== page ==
By Bob Cox
If the federal government set up an agency to publish publicly-funded newspapers to provide news and information across Canada, the move would be met with almost universal opposition.
There’s no need to pour tax dollars into something that the private sector is already doing without a subsidy, unless the goal is propaganda.
So why is the CBC promising to turn itself into something that looks a lot like what newspapers are already doing in every community across the country?
CBC President Hubert Lacroix could have been mistaken for a newspaper executive when he outlined the public broadcaster’s dilemma and its solution. The traditional model of broadcasting is broken and the new model of digital media doesn’t generate enough revenue to make up for lost funding. The solution is a leaner organization that does mobile first, targeting smartphones and tablets to find an audience.
Perhaps Lacroix missed the first few lines in the document outlining the changes, entitled “A Space for Us All.” It spells out quite clearly – and correctly – that “CBC/Radio-Canada was created to ensure that this country would have a place on its own airwaves.”
The CBC was started to ensure there was a place in the scarce resource of the airwaves for Canadian content and that it was not drowned out by dominant American broadcasters.
Personally, I love the CBC as a broadcaster, think that Canadian radio listeners are among the luckiest in the world to have CBC radio and that CBC TV does a good job and would be even better if it tried to provide more of the unique content we hear on radio.
The thing is, CBC was not set up to be a publicly subsidized media company. It was not set up to compete with newspapers that existed 80 years ago, or for that matter any media that have come along since that time that do not do over-the-air broadcasting.
Yet it is now proposing to do just that – exactly the same thing the Globe and Mail or the Winnipeg Free Press is doing, only we do it without a public subsidy.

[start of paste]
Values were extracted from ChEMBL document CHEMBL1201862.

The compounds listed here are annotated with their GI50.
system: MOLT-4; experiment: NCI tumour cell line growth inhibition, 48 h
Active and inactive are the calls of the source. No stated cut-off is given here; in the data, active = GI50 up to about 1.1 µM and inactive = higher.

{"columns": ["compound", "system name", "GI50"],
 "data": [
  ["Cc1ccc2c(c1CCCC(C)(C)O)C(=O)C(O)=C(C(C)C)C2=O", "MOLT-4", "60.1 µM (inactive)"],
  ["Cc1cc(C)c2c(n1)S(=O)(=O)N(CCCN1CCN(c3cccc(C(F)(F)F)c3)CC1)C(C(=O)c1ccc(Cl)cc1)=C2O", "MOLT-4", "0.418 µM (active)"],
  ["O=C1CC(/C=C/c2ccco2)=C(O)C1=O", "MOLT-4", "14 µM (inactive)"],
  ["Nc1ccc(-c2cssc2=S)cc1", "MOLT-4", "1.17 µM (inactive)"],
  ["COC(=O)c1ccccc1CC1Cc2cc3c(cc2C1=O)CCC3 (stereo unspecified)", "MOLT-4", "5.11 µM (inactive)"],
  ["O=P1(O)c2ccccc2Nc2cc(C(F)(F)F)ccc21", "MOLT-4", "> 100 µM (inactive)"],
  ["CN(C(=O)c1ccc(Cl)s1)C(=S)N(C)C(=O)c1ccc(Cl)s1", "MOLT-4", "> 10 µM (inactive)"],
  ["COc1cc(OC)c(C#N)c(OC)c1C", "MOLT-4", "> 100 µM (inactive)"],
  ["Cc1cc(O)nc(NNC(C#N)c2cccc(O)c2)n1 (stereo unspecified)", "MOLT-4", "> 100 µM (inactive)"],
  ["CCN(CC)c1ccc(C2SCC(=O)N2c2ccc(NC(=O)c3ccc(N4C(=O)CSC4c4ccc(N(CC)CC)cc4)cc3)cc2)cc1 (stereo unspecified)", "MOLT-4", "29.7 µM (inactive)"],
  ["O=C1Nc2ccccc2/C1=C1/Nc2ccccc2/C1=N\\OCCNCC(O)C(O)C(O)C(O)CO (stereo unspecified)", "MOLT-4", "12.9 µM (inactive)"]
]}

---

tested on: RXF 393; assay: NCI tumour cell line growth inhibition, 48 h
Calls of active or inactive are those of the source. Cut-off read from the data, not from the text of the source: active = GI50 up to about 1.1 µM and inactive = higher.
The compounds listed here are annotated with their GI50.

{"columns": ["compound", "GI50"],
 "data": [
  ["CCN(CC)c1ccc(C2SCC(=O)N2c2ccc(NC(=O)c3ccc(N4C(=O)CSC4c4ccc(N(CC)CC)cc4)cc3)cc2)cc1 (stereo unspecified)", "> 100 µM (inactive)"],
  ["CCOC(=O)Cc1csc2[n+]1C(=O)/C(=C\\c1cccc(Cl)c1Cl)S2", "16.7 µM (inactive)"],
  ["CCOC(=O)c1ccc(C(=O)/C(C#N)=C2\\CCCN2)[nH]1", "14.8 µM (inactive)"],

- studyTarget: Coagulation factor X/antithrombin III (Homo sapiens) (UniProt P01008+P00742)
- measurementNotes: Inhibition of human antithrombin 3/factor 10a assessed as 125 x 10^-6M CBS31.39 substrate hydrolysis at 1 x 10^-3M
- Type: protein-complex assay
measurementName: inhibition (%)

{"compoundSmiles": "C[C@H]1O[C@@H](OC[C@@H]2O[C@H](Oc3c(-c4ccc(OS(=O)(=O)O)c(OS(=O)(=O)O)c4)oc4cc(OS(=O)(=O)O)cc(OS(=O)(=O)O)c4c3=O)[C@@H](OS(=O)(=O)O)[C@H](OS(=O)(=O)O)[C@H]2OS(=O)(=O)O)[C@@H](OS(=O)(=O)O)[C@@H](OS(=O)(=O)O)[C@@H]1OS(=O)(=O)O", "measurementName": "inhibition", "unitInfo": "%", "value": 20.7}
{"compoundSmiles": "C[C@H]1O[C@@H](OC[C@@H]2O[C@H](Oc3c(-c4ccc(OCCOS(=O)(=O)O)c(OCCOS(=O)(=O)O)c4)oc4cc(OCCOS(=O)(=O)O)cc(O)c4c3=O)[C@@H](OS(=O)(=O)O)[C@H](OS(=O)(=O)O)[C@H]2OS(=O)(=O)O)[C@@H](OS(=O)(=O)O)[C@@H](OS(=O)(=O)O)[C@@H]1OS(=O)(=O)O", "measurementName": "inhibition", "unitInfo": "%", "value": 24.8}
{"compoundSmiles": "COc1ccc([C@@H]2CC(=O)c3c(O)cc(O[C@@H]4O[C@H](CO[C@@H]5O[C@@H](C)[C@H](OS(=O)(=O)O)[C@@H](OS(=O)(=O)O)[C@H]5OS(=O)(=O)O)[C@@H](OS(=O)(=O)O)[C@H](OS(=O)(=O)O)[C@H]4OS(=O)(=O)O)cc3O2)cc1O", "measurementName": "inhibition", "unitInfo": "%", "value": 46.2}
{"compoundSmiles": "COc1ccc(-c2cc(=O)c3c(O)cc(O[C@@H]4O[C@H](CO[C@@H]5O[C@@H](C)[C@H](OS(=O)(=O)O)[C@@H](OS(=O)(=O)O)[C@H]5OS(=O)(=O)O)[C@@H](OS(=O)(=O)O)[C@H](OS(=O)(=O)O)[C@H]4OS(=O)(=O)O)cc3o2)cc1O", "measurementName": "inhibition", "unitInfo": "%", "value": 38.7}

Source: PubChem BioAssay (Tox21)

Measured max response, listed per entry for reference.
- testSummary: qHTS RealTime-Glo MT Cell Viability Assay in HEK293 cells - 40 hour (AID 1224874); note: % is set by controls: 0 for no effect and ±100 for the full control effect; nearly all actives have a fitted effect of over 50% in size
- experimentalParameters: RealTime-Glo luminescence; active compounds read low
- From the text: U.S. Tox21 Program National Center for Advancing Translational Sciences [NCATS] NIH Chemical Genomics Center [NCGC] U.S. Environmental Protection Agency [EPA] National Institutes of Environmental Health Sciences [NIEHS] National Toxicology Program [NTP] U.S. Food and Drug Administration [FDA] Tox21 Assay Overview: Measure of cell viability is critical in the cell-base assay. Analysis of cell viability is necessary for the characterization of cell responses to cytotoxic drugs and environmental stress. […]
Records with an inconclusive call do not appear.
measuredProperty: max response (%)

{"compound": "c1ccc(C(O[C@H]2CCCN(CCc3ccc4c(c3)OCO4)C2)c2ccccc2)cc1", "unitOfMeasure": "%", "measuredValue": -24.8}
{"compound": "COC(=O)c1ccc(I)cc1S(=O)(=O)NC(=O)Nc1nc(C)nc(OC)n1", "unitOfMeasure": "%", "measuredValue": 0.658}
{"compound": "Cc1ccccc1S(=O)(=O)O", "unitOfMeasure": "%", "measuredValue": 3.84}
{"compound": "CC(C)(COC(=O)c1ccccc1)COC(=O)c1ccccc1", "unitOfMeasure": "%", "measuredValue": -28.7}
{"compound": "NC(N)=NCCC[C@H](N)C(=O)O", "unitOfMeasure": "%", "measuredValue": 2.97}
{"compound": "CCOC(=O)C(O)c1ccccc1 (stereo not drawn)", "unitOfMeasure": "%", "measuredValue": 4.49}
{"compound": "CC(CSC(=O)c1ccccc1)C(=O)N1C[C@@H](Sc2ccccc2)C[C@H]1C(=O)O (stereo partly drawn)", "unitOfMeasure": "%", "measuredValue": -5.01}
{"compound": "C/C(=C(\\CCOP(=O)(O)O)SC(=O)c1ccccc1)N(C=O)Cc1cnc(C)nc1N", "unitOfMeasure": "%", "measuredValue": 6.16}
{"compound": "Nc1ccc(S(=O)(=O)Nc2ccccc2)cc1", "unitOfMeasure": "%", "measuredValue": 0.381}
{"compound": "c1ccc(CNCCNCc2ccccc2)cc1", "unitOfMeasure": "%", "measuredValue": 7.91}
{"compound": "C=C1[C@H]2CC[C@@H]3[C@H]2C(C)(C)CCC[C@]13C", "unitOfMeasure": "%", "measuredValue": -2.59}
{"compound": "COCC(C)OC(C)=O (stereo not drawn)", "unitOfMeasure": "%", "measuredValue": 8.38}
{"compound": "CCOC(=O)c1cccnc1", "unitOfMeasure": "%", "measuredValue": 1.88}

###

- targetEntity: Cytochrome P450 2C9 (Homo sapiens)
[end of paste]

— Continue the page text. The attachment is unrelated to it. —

I totally understand the problem for the CBC. It once had a special and publicly subsidized part of a scarce resource – the airwaves – but that position has become a smaller and smaller part of the media world. Cable now provides space for a massive number of television outlets. Satellite makes radio universally available. The internet makes unlimited media available all the time to anyone with a connection.
Lacroix says the solution is to provide news, information and other material for digital first, that Canadians need a space of their own in the crowded media universe and that CBC will be at the heart of that space.
You have to wonder how much time Lacroix has spent studying new media. The main characteristic of the modern media world is that each one of us is at the centre of our own media space – we build our own personalized use of media, much of it built around our own space on any number of social media platforms. Individuals provide their own content, take things from an unlimited number of sources, share with friends, watch shows in a variety of formats when and where they want to, etc.
The idea that a single media provider could be at the heart of that space is laughable.
All media companies are trying to find their own place in this new universe. Newspapers such as the Free Press are adapting by doing what we have always done – providing strong, quality coverage of what is happening and what is important in our community – and using old and new media platforms to reach our audience.
There is, in fact, no shortage of news and information being provided digitally all across Canada, no danger that this unique content won’t be available. By focusing on this area, all the CBC will be doing is expanding in an area where this is little justification for it to be, and less reason for public support.
And that’s the real danger with the CBC’s new focus. There’s still a huge need for distinct Canadian public broadcasting. It deserves robust public support, which will be lost if all the CBC does is try to become less of a broadcaster and more of a digital content provider.
Bob Cox is the publisher of the Winnipeg Free Press and chair of the Canadian Newspapers Association.